In Baltimore, speed camera citation errors have been treated differently. In one case, 3,145 citations were declared void because the wrong address block of Wabash Avenue appeared on the citation. According to news reports, the city refunded to the owners of the photographed motor vehicles the amounts paid as fines or waived enforcing those citations. In another case, some 8,400 citations contained photographic images of the subject motor vehicles on Kelley Avenue, which runs eastbound and westbound. Errors in the citations resulted because written directions were inserted as northbound or southbound. According to at least one news report, the city refuses to refund amounts paid and said that owners could contest the citations in court.
City officials have decided the treatment of the Kelley Avenue citations inconsistently with the Wabash Avenue citations. The Kelley Avenue citations show images of the subject motor vehicle traveling eastbound or westbound and state northbound or southbound as the direction, providing conflicting evidence of a factual impossibility. The citations' truthfulness is unreliable on its face and will likely prevent the city from proving its cases by a preponderance of the evidence in a civil case. A speed camera citation case is not treated as a criminal case. The citation errors amount to written statements against the city's interest, such that the eastbound or westbound driver can be expected to be dismissed in a civil case for speeding northbound or southbound. The city cannot prove that a car was driven northbound or southbound when the road doesn't run that way. Assuming the city is correct, why did it declare void the Wabash Avenue citations for drivers originally charged with speeding regardless of whether they were in the 4500 block or 5400 block?
This disparate treatment violates the accused automobile owner's right to equal protection under the law set forth in the 14th Amendment of the U.S. Constitution, since other owners erroneously charged with speeding on Wabash Avenue were treated more favorably than those erroneously charged in a similar manner on Kelley Avenue. MayorStephanie Rawlings-Blakeswore to uphold the Constitution when taking office. This difference in treatment provides her an opportunity to act upon that oath to see that all such vehicle owners are treated equally under the law.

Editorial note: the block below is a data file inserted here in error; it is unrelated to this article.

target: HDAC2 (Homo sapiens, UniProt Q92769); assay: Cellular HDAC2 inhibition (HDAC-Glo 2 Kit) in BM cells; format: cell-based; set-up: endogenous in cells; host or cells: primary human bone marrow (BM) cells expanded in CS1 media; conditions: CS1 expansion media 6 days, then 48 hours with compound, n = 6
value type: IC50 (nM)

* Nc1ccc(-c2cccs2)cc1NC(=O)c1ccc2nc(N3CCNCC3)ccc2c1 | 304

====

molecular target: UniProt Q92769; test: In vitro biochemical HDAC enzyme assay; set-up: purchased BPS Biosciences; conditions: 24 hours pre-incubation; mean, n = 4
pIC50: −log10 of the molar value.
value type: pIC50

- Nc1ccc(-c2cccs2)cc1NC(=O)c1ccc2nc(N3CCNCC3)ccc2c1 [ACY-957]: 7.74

The city has no probable cause in these civil cases for causing the cited defendants to defend these charges in court with the errors on the citations. Upon dismissal of these cases, the cited defendants will have a viable cause of action against the city for malicious use of civil process with the possibility of recovering punitive damages. The latter claims can amount to a lot of money per complaint and a staggering amount for up to 8,400 of these complaints. The city is not immune from such lawsuits.
The city's action would also waste precious court resources by causing extra work for already overworked judges to expend time on these frivolous charges in court. Increasing judges' workloads unnecessarily causes a wasteful financial burden for the state. If the Baltimore Department of Transportation or the mayor refuses to change position on the Kelly Avenue citations, Gov.Martin O'Malleyneeds to take the initiative to issue an executive order to refund to affected vehicle owners' amounts paid as fines, and to waive enforcing those erroneous citations for those vehicle owners who have not paid those fines.
Michael T. Benson, PikesvilleCopyright © 2015, The Baltimore Sun